Today, my family and I conducted a select set of interviews, with the BBC for the international audience, with the Wall Street Journal for the American audience, and with the Korean media for the local audience here. Here is our statement on the video incident. Thank you. Robert E. Kelly
“My family and I would like to thank our many well-wishers. We are just a regular family, and raising two young children can be a lot of work. Because of that, it seems that the video has resonated with parents around the world, and we are flattered at the many gentle sentiments about our children. Thank you. We love them very much, and we are happy that our family blooper brought some laughter to so many.
We would also like to thank the British Broadcasting Corporation for its gentle and tactful treatment of the video. We are grateful for their professionalism in handling the exposure of our young children. We especially thank James Menendez, the announcer in the clip, for his kindness during the interview itself.
To the media, we would like to apologize for our reticence. We have been deluged with requests since Friday. We were unsure how to respond, and as the attention accelerated, we became genuinely unnerved. We had no idea how to handle this. We therefore decided to return to the BBC for a follow-up interview for the international audience, to speak with the Wall Street Journal for the US domestic audience, and to hold today’s press conference for the Korean audience. We apologize to the many outlets that seem to find this dissatisfactory. We are doing the best we can. Some have asked for interviews in our home. At this point, we are unready for that. We are hoping to return to normality in the next few days. Perhaps next week if there is still interest.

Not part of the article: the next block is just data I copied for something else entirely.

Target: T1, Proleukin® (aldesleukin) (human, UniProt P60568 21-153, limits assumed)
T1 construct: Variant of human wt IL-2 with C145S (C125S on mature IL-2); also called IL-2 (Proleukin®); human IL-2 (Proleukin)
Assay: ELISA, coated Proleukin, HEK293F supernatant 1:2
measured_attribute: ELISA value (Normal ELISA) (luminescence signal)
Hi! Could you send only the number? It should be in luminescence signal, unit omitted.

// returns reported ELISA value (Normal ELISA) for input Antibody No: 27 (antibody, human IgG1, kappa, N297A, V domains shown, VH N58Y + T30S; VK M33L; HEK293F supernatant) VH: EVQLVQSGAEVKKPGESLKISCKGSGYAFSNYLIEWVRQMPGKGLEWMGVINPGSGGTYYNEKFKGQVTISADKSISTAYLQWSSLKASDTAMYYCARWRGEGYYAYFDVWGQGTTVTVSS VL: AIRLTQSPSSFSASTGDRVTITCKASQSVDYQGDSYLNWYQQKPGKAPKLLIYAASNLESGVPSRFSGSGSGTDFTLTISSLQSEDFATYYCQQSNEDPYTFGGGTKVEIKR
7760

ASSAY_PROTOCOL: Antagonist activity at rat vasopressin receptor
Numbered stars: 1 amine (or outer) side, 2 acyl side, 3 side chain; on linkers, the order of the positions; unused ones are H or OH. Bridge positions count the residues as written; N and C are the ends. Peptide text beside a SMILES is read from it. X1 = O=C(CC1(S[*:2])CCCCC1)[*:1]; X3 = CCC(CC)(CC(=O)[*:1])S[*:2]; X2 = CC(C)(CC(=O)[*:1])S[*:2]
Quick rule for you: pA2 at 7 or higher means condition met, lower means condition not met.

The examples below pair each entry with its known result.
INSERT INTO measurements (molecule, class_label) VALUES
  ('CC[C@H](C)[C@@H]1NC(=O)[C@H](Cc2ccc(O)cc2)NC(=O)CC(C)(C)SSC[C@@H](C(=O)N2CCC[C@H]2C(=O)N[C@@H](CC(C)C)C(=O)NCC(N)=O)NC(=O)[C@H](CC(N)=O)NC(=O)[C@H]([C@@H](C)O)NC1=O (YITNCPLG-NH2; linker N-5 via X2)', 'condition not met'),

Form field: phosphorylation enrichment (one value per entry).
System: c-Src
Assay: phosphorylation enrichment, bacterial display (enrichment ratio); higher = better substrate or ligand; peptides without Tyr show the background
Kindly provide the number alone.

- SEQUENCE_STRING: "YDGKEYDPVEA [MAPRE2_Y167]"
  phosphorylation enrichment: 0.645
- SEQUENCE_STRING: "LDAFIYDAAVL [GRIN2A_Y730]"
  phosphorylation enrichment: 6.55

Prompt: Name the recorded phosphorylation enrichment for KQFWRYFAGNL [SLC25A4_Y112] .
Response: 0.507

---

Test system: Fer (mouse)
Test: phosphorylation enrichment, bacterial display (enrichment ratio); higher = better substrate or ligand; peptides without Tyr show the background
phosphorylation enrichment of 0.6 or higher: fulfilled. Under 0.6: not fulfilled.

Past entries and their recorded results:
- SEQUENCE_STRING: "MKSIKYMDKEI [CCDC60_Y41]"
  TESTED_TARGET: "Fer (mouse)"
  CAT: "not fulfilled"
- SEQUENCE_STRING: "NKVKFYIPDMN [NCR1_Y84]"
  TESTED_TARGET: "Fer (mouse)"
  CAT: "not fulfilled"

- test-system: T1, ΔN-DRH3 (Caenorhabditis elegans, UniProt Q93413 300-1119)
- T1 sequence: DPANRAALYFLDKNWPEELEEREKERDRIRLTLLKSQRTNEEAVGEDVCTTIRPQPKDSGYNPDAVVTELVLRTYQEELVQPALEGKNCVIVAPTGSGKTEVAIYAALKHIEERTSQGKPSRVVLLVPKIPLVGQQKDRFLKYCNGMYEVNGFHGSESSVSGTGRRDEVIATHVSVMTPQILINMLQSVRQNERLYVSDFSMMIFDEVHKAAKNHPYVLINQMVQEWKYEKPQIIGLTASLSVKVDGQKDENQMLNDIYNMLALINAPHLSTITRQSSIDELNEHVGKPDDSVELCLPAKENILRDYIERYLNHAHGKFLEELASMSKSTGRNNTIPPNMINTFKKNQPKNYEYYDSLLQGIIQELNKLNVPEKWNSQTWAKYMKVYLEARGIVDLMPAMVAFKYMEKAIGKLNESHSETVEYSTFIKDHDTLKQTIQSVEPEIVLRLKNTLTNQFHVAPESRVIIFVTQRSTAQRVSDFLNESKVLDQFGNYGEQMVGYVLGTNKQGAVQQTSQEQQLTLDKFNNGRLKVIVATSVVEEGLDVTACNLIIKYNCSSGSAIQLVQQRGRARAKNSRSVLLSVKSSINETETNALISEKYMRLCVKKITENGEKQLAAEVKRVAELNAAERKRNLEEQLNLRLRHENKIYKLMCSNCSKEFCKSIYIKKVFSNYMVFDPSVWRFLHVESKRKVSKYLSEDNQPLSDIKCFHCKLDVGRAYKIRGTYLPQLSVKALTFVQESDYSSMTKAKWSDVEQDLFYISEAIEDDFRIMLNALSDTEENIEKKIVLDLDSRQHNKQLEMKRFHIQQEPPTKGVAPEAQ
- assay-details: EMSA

Finally, we would like to clear up a few of the rumors and controversies around the video:
– Yes, the woman in the video is my wife, Jung-A Kim/김정아, not my nanny.
– The first child to enter is our daughter, Marion Yena Kelly/켈리 매리언 예나, age 4.
– The second is our son, James Yousup Kelly/켈리 제임스 유섭, age 9 months.
– No, Jung-A did not use too much force in removing the children from the room. It is quite apparent from the video that she is frantically trying to salvage the professionalism of the interview. The children were not injured. When Marion speaks in the clip, she says, in Korean, ‘why Mom?’ She is responding in surprise, because we normally do not treat our children this way. Marion’s willingness to comfortably traipse into my home office illustrates her usual ease with her parents.
– No, I was not shoving Marion out of the way. I was trying to slide her behind my chair where there are children’s toys and books, in hopes she would play with them for a few moments until the interview ended.
– Yes, I was wearing pants. I choose not to stand, because I was trying to salvage the interview.
– No, this was not staged.
– Yes, the flat surface to my left was in fact a covered-up air-mattress. Our children like to play and jump on it.
– No, the map was not hung there as a prop. It was a gift and genuinely helps me learn world place names in Korean.
– No, we did not fight about the blooper afterward, nor punish our children. Rather, we were mortified. We assumed that no television network would ever call me again to speak.
– No, Jung-A did not hug the floor, because she was being ‘servile.’ She was trying to stay out of the line of sight of the camera in hopes saving the interview.
– Yes, our floors are hardwood, which is why Jung-A slid into the room. The floor is slippery after mopping, and my wife was wearing socks, not shoes, in the house, as is customary in East Asia.
– We have no comment on the many social analyses of the video. We see this simply as a very public family blooper, nothing more.”